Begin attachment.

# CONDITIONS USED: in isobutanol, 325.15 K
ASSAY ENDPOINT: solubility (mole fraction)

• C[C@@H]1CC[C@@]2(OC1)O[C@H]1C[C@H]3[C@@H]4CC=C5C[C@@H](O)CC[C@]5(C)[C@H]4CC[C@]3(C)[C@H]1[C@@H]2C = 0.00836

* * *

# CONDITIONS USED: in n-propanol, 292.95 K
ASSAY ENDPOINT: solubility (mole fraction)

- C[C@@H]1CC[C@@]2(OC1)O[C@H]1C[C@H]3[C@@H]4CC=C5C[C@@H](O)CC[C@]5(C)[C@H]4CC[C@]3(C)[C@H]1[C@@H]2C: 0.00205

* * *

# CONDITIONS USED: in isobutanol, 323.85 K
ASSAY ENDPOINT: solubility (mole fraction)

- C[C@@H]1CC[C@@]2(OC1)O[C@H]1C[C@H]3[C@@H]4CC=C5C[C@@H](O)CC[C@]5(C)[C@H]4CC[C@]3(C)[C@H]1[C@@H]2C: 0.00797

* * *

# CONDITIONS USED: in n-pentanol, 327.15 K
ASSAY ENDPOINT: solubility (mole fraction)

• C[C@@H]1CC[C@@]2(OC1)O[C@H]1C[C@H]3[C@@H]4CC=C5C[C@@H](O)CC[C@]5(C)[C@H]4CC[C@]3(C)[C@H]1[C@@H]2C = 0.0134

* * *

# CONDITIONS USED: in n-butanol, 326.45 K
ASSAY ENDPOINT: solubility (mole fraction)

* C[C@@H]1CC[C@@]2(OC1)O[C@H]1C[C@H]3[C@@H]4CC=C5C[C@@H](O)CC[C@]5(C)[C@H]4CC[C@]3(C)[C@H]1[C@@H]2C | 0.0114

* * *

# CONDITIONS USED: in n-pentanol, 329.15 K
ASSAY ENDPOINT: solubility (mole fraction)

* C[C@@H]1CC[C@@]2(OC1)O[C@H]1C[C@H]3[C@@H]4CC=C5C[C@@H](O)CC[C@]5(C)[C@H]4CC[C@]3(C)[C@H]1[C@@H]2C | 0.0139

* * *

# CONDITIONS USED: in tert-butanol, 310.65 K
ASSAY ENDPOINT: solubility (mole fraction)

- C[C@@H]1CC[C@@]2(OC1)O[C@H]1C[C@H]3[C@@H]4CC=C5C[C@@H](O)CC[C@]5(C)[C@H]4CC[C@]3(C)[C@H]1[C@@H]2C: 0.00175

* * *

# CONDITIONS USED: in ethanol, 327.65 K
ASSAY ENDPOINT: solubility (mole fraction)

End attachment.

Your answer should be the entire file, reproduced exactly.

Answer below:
# CONDITIONS USED: in isobutanol, 325.15 K
ASSAY ENDPOINT: solubility (mole fraction)

• C[C@@H]1CC[C@@]2(OC1)O[C@H]1C[C@H]3[C@@H]4CC=C5C[C@@H](O)CC[C@]5(C)[C@H]4CC[C@]3(C)[C@H]1[C@@H]2C = 0.00836

* * *

# CONDITIONS USED: in n-propanol, 292.95 K
ASSAY ENDPOINT: solubility (mole fraction)

- C[C@@H]1CC[C@@]2(OC1)O[C@H]1C[C@H]3[C@@H]4CC=C5C[C@@H](O)CC[C@]5(C)[C@H]4CC[C@]3(C)[C@H]1[C@@H]2C: 0.00205

* * *

# CONDITIONS USED: in isobutanol, 323.85 K
ASSAY ENDPOINT: solubility (mole fraction)

- C[C@@H]1CC[C@@]2(OC1)O[C@H]1C[C@H]3[C@@H]4CC=C5C[C@@H](O)CC[C@]5(C)[C@H]4CC[C@]3(C)[C@H]1[C@@H]2C: 0.00797

* * *

# CONDITIONS USED: in n-pentanol, 327.15 K
ASSAY ENDPOINT: solubility (mole fraction)

• C[C@@H]1CC[C@@]2(OC1)O[C@H]1C[C@H]3[C@@H]4CC=C5C[C@@H](O)CC[C@]5(C)[C@H]4CC[C@]3(C)[C@H]1[C@@H]2C = 0.0134

* * *

# CONDITIONS USED: in n-butanol, 326.45 K
ASSAY ENDPOINT: solubility (mole fraction)

* C[C@@H]1CC[C@@]2(OC1)O[C@H]1C[C@H]3[C@@H]4CC=C5C[C@@H](O)CC[C@]5(C)[C@H]4CC[C@]3(C)[C@H]1[C@@H]2C | 0.0114

* * *

# CONDITIONS USED: in n-pentanol, 329.15 K
ASSAY ENDPOINT: solubility (mole fraction)

* C[C@@H]1CC[C@@]2(OC1)O[C@H]1C[C@H]3[C@@H]4CC=C5C[C@@H](O)CC[C@]5(C)[C@H]4CC[C@]3(C)[C@H]1[C@@H]2C | 0.0139

* * *

# CONDITIONS USED: in tert-butanol, 310.65 K
ASSAY ENDPOINT: solubility (mole fraction)

- C[C@@H]1CC[C@@]2(OC1)O[C@H]1C[C@H]3[C@@H]4CC=C5C[C@@H](O)CC[C@]5(C)[C@H]4CC[C@]3(C)[C@H]1[C@@H]2C: 0.00175

* * *

# CONDITIONS USED: in ethanol, 327.65 K
ASSAY ENDPOINT: solubility (mole fraction)